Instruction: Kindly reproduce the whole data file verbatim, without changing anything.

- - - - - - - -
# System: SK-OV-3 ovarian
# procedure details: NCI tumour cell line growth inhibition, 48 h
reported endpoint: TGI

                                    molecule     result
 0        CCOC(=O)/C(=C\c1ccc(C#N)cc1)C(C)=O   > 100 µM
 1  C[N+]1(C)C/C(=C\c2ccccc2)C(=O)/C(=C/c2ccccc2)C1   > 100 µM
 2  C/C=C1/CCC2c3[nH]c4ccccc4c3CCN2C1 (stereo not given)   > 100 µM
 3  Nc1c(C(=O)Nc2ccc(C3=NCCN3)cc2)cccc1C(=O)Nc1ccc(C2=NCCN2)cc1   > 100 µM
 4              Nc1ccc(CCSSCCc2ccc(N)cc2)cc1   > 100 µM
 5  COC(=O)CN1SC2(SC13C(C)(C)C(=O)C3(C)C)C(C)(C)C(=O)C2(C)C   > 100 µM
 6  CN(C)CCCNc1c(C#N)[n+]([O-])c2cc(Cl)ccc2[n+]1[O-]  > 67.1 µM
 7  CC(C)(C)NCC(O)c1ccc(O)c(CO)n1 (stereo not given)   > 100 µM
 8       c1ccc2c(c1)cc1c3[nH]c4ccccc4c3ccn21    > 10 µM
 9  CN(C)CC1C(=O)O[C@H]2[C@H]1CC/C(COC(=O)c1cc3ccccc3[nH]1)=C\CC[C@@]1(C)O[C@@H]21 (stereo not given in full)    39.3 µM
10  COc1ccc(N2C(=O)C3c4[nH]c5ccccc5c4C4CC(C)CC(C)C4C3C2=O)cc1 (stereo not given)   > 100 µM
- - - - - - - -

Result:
# System: SK-OV-3 ovarian
# procedure details: NCI tumour cell line growth inhibition, 48 h
reported endpoint: TGI

                                    molecule     result
 0        CCOC(=O)/C(=C\c1ccc(C#N)cc1)C(C)=O   > 100 µM
 1  C[N+]1(C)C/C(=C\c2ccccc2)C(=O)/C(=C/c2ccccc2)C1   > 100 µM
 2  C/C=C1/CCC2c3[nH]c4ccccc4c3CCN2C1 (stereo not given)   > 100 µM
 3  Nc1c(C(=O)Nc2ccc(C3=NCCN3)cc2)cccc1C(=O)Nc1ccc(C2=NCCN2)cc1   > 100 µM
 4              Nc1ccc(CCSSCCc2ccc(N)cc2)cc1   > 100 µM
 5  COC(=O)CN1SC2(SC13C(C)(C)C(=O)C3(C)C)C(C)(C)C(=O)C2(C)C   > 100 µM
 6  CN(C)CCCNc1c(C#N)[n+]([O-])c2cc(Cl)ccc2[n+]1[O-]  > 67.1 µM
 7  CC(C)(C)NCC(O)c1ccc(O)c(CO)n1 (stereo not given)   > 100 µM
 8       c1ccc2c(c1)cc1c3[nH]c4ccccc4c3ccn21    > 10 µM
 9  CN(C)CC1C(=O)O[C@H]2[C@H]1CC/C(COC(=O)c1cc3ccccc3[nH]1)=C\CC[C@@]1(C)O[C@@H]21 (stereo not given in full)    39.3 µM
10  COc1ccc(N2C(=O)C3c4[nH]c5ccccc5c4C4CC(C)CC(C)C4C3C2=O)cc1 (stereo not given)   > 100 µM